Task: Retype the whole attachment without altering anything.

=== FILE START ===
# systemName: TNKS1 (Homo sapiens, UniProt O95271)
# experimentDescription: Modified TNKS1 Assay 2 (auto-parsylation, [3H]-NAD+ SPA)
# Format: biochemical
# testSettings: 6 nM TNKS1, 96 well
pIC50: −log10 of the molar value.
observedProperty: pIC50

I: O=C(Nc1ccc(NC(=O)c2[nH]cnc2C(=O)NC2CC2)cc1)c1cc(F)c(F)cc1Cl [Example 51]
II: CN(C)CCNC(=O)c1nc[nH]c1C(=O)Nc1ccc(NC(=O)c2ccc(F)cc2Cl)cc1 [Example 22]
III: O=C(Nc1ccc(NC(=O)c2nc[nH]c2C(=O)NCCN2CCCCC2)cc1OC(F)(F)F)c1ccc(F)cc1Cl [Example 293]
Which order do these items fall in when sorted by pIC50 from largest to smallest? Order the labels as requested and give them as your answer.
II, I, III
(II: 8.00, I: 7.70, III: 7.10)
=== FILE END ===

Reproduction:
# systemName: TNKS1 (Homo sapiens, UniProt O95271)
# experimentDescription: Modified TNKS1 Assay 2 (auto-parsylation, [3H]-NAD+ SPA)
# Format: biochemical
# testSettings: 6 nM TNKS1, 96 well
pIC50: −log10 of the molar value.
observedProperty: pIC50

I: O=C(Nc1ccc(NC(=O)c2[nH]cnc2C(=O)NC2CC2)cc1)c1cc(F)c(F)cc1Cl [Example 51]
II: CN(C)CCNC(=O)c1nc[nH]c1C(=O)Nc1ccc(NC(=O)c2ccc(F)cc2Cl)cc1 [Example 22]
III: O=C(Nc1ccc(NC(=O)c2nc[nH]c2C(=O)NCCN2CCCCC2)cc1OC(F)(F)F)c1ccc(F)cc1Cl [Example 293]
Which order do these items fall in when sorted by pIC50 from largest to smallest? Order the labels as requested and give them as your answer.
II, I, III
(II: 8.00, I: 7.70, III: 7.10)